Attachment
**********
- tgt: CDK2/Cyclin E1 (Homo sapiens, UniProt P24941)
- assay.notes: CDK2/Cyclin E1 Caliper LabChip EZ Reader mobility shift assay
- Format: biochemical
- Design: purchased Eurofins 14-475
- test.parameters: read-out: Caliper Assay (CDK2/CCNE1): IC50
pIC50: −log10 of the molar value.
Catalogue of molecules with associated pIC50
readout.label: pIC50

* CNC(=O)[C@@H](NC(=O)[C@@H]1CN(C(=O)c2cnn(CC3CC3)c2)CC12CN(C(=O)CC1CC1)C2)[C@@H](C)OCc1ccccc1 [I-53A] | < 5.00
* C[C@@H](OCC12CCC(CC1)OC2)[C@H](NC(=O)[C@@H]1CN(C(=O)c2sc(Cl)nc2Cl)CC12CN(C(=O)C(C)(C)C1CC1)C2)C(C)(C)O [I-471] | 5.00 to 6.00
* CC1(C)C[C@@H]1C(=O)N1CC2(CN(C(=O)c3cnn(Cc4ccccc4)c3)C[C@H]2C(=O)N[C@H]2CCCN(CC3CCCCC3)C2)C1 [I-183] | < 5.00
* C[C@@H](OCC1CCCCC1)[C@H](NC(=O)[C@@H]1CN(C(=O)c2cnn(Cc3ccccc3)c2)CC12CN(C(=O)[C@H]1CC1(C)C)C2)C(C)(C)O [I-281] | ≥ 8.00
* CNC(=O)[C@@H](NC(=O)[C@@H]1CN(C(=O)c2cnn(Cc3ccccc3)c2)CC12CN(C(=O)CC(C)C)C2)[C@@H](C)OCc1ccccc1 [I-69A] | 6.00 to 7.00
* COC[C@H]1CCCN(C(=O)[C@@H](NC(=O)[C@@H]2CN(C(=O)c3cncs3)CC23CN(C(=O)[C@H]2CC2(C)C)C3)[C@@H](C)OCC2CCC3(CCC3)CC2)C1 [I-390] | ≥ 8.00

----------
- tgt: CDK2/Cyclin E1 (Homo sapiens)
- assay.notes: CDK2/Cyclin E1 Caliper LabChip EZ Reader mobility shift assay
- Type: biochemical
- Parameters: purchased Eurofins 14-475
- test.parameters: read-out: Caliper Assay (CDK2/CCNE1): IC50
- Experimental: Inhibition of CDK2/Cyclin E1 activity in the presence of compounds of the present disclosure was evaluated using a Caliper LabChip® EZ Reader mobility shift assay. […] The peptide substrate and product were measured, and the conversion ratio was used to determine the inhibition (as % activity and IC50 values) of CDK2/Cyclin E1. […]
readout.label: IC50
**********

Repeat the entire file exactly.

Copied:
- tgt: CDK2/Cyclin E1 (Homo sapiens, UniProt P24941)
- assay.notes: CDK2/Cyclin E1 Caliper LabChip EZ Reader mobility shift assay
- Format: biochemical
- Design: purchased Eurofins 14-475
- test.parameters: read-out: Caliper Assay (CDK2/CCNE1): IC50
pIC50: −log10 of the molar value.
Catalogue of molecules with associated pIC50
readout.label: pIC50

* CNC(=O)[C@@H](NC(=O)[C@@H]1CN(C(=O)c2cnn(CC3CC3)c2)CC12CN(C(=O)CC1CC1)C2)[C@@H](C)OCc1ccccc1 [I-53A] | < 5.00
* C[C@@H](OCC12CCC(CC1)OC2)[C@H](NC(=O)[C@@H]1CN(C(=O)c2sc(Cl)nc2Cl)CC12CN(C(=O)C(C)(C)C1CC1)C2)C(C)(C)O [I-471] | 5.00 to 6.00
* CC1(C)C[C@@H]1C(=O)N1CC2(CN(C(=O)c3cnn(Cc4ccccc4)c3)C[C@H]2C(=O)N[C@H]2CCCN(CC3CCCCC3)C2)C1 [I-183] | < 5.00
* C[C@@H](OCC1CCCCC1)[C@H](NC(=O)[C@@H]1CN(C(=O)c2cnn(Cc3ccccc3)c2)CC12CN(C(=O)[C@H]1CC1(C)C)C2)C(C)(C)O [I-281] | ≥ 8.00
* CNC(=O)[C@@H](NC(=O)[C@@H]1CN(C(=O)c2cnn(Cc3ccccc3)c2)CC12CN(C(=O)CC(C)C)C2)[C@@H](C)OCc1ccccc1 [I-69A] | 6.00 to 7.00
* COC[C@H]1CCCN(C(=O)[C@@H](NC(=O)[C@@H]2CN(C(=O)c3cncs3)CC23CN(C(=O)[C@H]2CC2(C)C)C3)[C@@H](C)OCC2CCC3(CCC3)CC2)C1 [I-390] | ≥ 8.00

----------
- tgt: CDK2/Cyclin E1 (Homo sapiens)
- assay.notes: CDK2/Cyclin E1 Caliper LabChip EZ Reader mobility shift assay
- Type: biochemical
- Parameters: purchased Eurofins 14-475
- test.parameters: read-out: Caliper Assay (CDK2/CCNE1): IC50
- Experimental: Inhibition of CDK2/Cyclin E1 activity in the presence of compounds of the present disclosure was evaluated using a Caliper LabChip® EZ Reader mobility shift assay. […] The peptide substrate and product were measured, and the conversion ratio was used to determine the inhibition (as % activity and IC50 values) of CDK2/Cyclin E1. […]
readout.label: IC50